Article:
This September, we all came together for rivers to take part in our first Big River Watch Weekend, launched to help build a picture of river health across the country. It's good for you, and good for our rivers. Take a look at the results.
Whether you’re a swimmer or a paddler, an angler or a rambler, a wildlife spotter or a sit-and-watch-er, Big River Watch is a chance to be part of the movement improving our freshwater spaces. In just three easy steps, you can contribute to a national data set that will help us build a picture of river health across the country.
Twice a year, we hold Big River Watch Weekends. Over 5,000 of you took part in our first ever Big River Watch weekend on the 22-24th of September 2023, working together to submit over 3,600 surveys, and we've big plans for the Spring Big River Watch Weekend, on 3rd – 6th May 2024.
How does Big River Watch work?
- Step 1: Sign up
Sign up and download the survey app to your phone before visiting your chosen river.
- Step 2: Take part
Pick a riverside location and spend just 15 minutes observing and answering the questions on the survey. You can complete the survey at your favourite local spot, or choose to get to know somewhere new.
- Step 3: Upload
Upload your survey. It's that simple to get involved!
You'll tell us about the things that you see - from wildlife and plants, to the flow speed of the water and whether you can spot any pollution. If you don't know what you're looking at, use our handy in-app ID guides for pollution and wildlife.
Then, we'll gather up all of your results and our river specialists will get busy analyzing the information. We'll be making the data publicly available, so that it can be useful not just for us at The Rivers Trust; other environmental organizations, journalists or community groups can also use it to help in the fight for healthier, wilder rivers.
The app and survey are open year-round, so you can keep recording useful information about your local river at any time, if you wish.
Share your experience and your photos on social media using #BigRiverWatch.
Ready to get involved? Download the free Big River Watch app
Why is Big River Watch needed?
Rivers are suffering from sewage, plastic, chemical and nutrient pollution. To change this, we need to know where our rivers are having the problems and which problems are the most prevalent. The free and open Big River Watch survey is your chance to make a difference. Data gathered during Big River Watch can support policy change; helping turn the tide on plastics or stem the flow of untreated sewage. It also helps identify the best places for river clean-ups, or the creation of things like wetlands.
Here are some of the things that you saw whilst taking part in the Big River Watch in September 2023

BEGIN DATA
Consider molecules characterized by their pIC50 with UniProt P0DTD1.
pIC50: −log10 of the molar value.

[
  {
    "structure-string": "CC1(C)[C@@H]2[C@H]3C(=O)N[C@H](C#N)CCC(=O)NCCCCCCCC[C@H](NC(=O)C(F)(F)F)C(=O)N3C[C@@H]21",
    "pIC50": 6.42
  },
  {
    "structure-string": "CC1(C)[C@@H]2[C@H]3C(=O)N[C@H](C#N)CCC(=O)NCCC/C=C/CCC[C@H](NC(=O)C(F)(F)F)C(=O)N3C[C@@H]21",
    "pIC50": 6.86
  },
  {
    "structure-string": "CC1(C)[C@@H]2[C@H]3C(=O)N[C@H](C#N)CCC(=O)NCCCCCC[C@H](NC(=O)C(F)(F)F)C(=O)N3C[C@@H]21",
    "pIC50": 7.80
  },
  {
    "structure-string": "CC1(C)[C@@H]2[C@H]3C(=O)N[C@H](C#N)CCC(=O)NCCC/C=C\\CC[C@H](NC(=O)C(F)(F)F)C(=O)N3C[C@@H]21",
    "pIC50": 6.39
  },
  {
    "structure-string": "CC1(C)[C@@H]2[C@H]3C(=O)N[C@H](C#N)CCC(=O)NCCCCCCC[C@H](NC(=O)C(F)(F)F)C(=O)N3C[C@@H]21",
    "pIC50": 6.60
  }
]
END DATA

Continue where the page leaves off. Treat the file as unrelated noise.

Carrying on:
No, you do not need to be an existing volunteer with a local Rivers Trust or NGO. This app and experience are open to everyone - you just have to be able to access a river in the UK or Ireland during one of our Big River Watch Weekends.
Yes, while we're interested in getting as many of you involved over our bi-annual Big River Watch Weekends to get a clear snapshot of river health at to points repeated in the year, the app and survey will also remain open to collect data year-round. So, if you run a volunteer group or you're interested in continuing to add information about your local river to the dataset, you can use the app at any time.
No. You do not need existing experience or knowledge on river health or river environments. In fact, we'd love for people who don’t know much about rivers yet to participate too.
Absolutely. You do not need to be a tech whizz, but you will need a smartphone that you can install apps on.
Yes. You will need to be able to visit a river in person during the weekend of the 22-25th September. It doesn't matter where you live, or whether your local river runs through a city, town or the countryside, as long as you complete the survey whilst looking at it.
A river is generally too wide for anyone to jump across (greater than 1.5m wide).
When rivers thrive, we thrive, but when rivers suffer, so do we. 0% of rivers in England and Northern Ireland are in ‘good’ overall condition. Rivers are suffering from sewage, plastic, chemical and nutrient pollution. To change this, more data is needed. We need to know where our rivers are having the problems, and which problems are the most prevalent. By sparing just 15 minutes, everyone can be part of the solution. Data gathered can support policy change; helping turn the tide on plastics or stem the flow of untreated sewage that reaches our waterways. It also helps identify the best places for river clean-ups, and spots to install things like leaky dams which slow the flow, boost biodiversity and reduce flood risk!
Big River Watch Weekend: A first look at the data
With over 3,600 surveys submitted for the first ever Big River Watch, our river experts have been busy exploring the data gathered by citizen scientists across the UK and Ireland.